Just catching up on a bit of reading after spending the morning and afternoon in Dublin, of which more in another post in a little while. Today, you may be aware, was a day of ‘reflection’ in Spain in advance of tomorrow’s local and regional elections. This entailed the banning of protests. The principal effect, as far as I can see it, has been to strengthen the 15-M movement even more, by giving a practical example of how self-instantiating people power can push the bounds of the possible. I am in two minds over the name ‘Spanish revolution’ that is being applied to what is going on. I am fine with it in terms of the popular confidence it reflects and projects, but I am one of those people who believes there are still quite a lot of undiscovered valuable lessons to be learnt from the previous Spanish revolution. So I would nearly prefer it if this was a conscious reference to the previous one, and there were a bit more borrowing of names, battle slogans, and costumes. Like, for instance, this:

Which, according to this report here in Público has been appropriated and adapted to read “Madrid será la tumba del neoliberalismo. ¡No pasarán!” I do not think this is the sort of borrowing carried out, as Marx put it, ‘in order to present this new scene in world history in time-honored disguise and borrowed language’. On the contrary: if this slogan appears, it is out of recognition that the scene is not new at all. It strikes me more of an announcement that there is a lot of unfinished business to attend to.

However, a lot of the use of ‘Spanish revolution’ seems to be fuelled by the novelty of people actually getting out onto the streets to challenge the legitimacy of the reigning political and economic order. But there is a very long road to be walked difference between the point where you manage to reveal to large numbers of people that the systems that determine their lives are based on manipulation, lies and exploitation, and -what is more important- that it doesn’t have to be like this– and the point where you start the process of constructing a new order. I would make the modest suggestion that this doesn’t happen until the expropriators start getting expropriated.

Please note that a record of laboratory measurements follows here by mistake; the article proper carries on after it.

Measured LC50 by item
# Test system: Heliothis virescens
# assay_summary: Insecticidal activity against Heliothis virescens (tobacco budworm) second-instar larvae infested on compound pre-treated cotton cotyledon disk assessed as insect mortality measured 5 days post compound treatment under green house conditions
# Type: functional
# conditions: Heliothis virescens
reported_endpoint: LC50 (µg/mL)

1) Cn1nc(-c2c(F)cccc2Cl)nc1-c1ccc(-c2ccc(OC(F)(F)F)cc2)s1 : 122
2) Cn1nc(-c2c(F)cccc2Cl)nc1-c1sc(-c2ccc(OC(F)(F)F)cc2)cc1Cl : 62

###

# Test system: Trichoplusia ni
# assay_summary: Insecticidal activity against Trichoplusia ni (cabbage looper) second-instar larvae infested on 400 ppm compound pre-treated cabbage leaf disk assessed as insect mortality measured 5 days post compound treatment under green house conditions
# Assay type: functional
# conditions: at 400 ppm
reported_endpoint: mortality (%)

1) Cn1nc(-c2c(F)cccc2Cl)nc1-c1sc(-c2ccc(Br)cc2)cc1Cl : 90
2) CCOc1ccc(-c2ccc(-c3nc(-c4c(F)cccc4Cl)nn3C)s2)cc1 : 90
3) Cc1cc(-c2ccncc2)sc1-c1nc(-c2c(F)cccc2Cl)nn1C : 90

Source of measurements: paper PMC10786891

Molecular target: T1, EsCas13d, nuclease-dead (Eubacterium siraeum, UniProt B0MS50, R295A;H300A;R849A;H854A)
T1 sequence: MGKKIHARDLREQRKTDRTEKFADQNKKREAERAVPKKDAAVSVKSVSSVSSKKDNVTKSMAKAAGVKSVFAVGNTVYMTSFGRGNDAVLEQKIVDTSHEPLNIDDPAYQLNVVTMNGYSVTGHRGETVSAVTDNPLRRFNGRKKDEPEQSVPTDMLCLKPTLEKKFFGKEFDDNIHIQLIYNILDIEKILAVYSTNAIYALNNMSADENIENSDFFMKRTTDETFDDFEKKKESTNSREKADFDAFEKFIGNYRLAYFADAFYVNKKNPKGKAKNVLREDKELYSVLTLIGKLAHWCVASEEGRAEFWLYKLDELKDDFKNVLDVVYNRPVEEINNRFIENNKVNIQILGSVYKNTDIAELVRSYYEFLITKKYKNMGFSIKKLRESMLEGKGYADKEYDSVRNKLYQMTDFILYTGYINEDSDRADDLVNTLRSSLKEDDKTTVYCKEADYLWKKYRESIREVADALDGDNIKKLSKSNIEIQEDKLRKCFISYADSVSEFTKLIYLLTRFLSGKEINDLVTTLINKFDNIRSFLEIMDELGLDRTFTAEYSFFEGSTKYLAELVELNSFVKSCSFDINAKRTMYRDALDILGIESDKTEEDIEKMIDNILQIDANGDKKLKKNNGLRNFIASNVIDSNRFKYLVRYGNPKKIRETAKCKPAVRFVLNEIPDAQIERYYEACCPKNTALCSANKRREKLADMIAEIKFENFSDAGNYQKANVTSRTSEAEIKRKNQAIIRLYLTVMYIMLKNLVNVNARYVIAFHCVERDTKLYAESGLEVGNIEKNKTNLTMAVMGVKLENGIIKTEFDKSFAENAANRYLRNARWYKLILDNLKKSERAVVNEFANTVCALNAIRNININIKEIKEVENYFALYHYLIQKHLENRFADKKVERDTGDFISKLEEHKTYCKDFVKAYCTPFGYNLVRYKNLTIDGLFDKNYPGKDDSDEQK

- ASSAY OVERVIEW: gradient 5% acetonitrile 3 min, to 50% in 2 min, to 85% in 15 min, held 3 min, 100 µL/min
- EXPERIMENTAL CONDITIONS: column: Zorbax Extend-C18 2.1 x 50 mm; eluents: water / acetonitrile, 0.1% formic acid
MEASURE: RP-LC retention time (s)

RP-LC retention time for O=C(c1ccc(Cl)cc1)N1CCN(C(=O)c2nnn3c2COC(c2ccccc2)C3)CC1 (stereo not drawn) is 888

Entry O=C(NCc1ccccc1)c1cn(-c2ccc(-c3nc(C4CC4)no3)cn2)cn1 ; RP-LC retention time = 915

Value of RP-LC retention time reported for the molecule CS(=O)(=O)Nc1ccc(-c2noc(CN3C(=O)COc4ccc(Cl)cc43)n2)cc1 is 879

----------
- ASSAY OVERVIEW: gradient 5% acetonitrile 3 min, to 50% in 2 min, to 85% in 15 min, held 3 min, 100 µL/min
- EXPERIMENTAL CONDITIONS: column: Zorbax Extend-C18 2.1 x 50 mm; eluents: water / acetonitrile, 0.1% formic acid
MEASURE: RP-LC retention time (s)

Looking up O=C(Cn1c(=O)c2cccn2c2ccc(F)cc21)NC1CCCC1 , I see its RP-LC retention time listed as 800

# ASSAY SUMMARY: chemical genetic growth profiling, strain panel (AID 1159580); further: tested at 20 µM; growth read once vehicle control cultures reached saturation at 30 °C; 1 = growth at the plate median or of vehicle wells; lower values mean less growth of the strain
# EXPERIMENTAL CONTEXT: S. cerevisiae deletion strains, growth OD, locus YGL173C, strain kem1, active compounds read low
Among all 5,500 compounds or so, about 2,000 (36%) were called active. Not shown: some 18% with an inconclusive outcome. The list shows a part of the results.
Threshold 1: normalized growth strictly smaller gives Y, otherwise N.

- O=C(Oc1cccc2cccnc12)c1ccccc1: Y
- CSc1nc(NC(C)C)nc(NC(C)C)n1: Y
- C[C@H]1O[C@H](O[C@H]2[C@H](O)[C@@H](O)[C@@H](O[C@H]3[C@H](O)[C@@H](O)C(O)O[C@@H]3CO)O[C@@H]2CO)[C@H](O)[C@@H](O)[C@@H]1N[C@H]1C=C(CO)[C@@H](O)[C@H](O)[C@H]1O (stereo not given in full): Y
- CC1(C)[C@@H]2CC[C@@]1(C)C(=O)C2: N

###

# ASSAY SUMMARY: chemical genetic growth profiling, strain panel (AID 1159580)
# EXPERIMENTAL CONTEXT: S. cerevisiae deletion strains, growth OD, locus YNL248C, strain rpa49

Still, the achievement of mounting a direct challenge to the reigning order is not to be sniffed at. For me, this -bearing in mind it is taking place under the influence of the popular exertions in the Arab world- is the most exhilarating development I’ve ever witnessed. At a level of personal sensation, the only thing I can compare it to -and the two things are hardly commensurable at all- was back in the first months of when the first IRA ceasefire was called, and the roadblocks were removed from the roads in town, for the first time in your life you were able to pass through town as you needed to, and you could walk home from the pub at night without getting ready to jump into a hedge and run across the fields whenever you heard a car approaching because you’re worried you’ll be shot if it slows or pulls to a halt. That probably sounds a little strange.